Category: Collecting

Stitches of Resistance: Reclaiming the Narratives of the Enslaved Seamstresses in Martha Washington’s Purple Silk Gown

DR CYNTHIA E. CHIN A single object was the subject of my doctoral dissertation: a heavily faded purple silk gown owned and worn by Martha Dandridge Custis Washington (1731-1802), the wife of ‘His Excellency’, President George Washington. One of three surviving intact dresses belonging… Continue Reading “Stitches of Resistance: Reclaiming the Narratives of the Enslaved Seamstresses in Martha Washington’s Purple Silk Gown”

Trouillot in the Digital Age: A Fifth Crucial Moment for Public Historians?

AARON SHUMAN Last semester, one of my professors assigned a chapter of anthropologist Michel-Rolph Trouillot’s Silencing the Past as a jumping off point for considering how silences can work their way into the historical narrative. During our weekly Zoom-based class, conversation homed in on the ‘four… Continue Reading “Trouillot in the Digital Age: A Fifth Crucial Moment for Public Historians?”

Collecting Contexts – Why Do We Collect?

WILL BURGESS During the summer of 2019, I volunteered at the V&A’s Lansbury Micro Museum in Poplar, East London, to help run an exhibition called For the Love of Things. The exhibition put the personal collections of the museum’s visitors on display, its shelves changing… Continue Reading “Collecting Contexts – Why Do We Collect?”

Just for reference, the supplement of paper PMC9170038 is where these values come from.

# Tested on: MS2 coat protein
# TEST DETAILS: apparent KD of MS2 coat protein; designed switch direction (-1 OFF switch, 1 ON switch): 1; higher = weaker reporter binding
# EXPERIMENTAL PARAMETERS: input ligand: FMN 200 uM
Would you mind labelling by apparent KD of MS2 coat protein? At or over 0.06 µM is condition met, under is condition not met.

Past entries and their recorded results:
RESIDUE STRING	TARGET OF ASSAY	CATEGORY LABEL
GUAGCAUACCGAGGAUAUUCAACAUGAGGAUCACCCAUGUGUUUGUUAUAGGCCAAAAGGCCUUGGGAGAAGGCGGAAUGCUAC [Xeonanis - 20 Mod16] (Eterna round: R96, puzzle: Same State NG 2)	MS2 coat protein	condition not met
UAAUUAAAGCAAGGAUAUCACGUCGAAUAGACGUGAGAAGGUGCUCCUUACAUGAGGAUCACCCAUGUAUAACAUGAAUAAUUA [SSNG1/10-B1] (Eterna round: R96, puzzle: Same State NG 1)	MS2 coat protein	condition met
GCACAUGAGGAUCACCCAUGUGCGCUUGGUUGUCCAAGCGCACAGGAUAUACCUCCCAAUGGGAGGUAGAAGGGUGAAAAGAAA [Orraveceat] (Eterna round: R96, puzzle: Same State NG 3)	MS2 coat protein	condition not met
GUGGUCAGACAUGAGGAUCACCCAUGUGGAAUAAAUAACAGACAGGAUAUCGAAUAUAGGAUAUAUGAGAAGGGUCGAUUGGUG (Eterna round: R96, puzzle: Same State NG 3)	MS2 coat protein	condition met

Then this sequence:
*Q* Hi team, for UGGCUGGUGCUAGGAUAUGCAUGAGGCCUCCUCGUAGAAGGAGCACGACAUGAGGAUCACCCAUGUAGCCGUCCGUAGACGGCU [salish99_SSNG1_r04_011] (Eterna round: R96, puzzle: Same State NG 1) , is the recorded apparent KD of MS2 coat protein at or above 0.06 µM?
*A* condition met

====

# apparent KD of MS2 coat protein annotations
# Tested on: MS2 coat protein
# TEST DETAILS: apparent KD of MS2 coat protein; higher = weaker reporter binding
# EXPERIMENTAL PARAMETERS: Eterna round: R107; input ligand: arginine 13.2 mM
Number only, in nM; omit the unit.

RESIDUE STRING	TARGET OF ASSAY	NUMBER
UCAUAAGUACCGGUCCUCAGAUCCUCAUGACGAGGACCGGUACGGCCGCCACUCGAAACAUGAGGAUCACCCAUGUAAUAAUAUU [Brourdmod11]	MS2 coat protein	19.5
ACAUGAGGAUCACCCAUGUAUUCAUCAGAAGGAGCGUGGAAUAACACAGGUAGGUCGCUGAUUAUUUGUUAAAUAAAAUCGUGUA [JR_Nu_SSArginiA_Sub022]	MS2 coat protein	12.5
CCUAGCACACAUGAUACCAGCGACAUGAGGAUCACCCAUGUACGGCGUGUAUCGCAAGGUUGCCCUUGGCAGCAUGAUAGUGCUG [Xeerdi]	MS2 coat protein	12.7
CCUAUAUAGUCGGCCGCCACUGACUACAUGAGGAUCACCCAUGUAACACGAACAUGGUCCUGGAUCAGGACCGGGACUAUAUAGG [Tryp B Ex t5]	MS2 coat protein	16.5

Material Culture and Identities: The Case of Eighteenth Century Toby Jugs

KERRY LOVE A main principle of material culture theory (the study of objects and their relationships to people) is that they can reflect or shape the people who lived alongside them in any given time. I have always enjoyed studying objects more than any… Continue Reading “Material Culture and Identities: The Case of Eighteenth Century Toby Jugs”

Using Scrapbooks as Historical Sources

Cherish Watton. Think of any topic, and someone, somewhere, has probably made a scrapbook on it. People scrapbooked on things which were important to them; family, friendships, professional activity, popular culture, political, and associational activity. Scrapbooks didn’t just document family life. Politicians and diplomats… Continue Reading “Using Scrapbooks as Historical Sources”